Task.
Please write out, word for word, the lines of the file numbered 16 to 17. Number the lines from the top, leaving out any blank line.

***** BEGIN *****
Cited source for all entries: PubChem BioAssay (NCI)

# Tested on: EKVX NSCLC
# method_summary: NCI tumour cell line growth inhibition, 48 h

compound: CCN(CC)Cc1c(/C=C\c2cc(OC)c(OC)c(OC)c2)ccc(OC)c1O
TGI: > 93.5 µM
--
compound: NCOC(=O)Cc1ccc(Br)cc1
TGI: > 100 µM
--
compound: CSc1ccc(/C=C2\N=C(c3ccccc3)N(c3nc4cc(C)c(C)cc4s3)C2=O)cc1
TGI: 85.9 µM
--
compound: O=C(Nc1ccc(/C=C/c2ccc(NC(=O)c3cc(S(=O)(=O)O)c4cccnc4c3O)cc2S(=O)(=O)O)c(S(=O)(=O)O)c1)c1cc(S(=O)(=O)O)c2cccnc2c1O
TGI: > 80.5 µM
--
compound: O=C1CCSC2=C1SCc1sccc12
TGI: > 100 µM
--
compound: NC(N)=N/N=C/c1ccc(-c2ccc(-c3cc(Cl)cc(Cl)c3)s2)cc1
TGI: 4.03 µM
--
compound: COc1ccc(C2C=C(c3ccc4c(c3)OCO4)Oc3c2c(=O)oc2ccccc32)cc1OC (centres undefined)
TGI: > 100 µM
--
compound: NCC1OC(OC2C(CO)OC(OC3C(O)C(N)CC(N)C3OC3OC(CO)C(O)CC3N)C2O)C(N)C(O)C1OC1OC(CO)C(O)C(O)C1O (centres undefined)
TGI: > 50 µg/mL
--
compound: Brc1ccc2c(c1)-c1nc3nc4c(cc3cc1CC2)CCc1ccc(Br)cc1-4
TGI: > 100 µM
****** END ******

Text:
compound: O=C1CCSC2=C1SCc1sccc12
TGI: > 100 µM